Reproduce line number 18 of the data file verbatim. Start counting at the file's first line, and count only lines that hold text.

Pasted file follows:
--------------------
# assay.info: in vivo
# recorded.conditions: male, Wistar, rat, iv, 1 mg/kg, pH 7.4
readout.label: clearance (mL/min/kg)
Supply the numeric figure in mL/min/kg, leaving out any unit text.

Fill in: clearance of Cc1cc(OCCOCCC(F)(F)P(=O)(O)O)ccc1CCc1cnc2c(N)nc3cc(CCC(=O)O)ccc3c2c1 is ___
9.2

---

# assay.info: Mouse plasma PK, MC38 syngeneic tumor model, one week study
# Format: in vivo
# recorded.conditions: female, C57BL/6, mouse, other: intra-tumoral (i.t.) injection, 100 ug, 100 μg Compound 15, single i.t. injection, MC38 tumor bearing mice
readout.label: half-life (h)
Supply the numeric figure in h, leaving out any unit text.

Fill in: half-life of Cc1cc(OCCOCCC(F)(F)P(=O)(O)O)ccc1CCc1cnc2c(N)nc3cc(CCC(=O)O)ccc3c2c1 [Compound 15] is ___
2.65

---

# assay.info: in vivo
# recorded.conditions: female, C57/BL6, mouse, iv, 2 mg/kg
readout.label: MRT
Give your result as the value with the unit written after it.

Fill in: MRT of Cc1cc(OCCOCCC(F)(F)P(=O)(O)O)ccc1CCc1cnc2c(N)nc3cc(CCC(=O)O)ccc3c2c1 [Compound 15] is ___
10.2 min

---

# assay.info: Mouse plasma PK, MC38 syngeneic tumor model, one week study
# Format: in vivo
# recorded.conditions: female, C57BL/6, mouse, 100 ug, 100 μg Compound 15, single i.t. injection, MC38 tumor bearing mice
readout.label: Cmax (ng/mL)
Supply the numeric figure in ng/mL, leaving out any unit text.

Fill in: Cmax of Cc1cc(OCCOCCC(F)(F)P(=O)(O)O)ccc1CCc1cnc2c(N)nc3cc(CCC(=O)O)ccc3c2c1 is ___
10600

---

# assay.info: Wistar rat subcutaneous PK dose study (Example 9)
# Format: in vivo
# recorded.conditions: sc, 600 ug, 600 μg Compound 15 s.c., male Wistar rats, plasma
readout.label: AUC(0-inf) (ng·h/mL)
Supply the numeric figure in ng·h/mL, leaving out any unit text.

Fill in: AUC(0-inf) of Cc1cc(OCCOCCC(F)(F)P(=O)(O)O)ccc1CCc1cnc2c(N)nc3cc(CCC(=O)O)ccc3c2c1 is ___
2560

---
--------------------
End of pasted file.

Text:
readout.label: MRT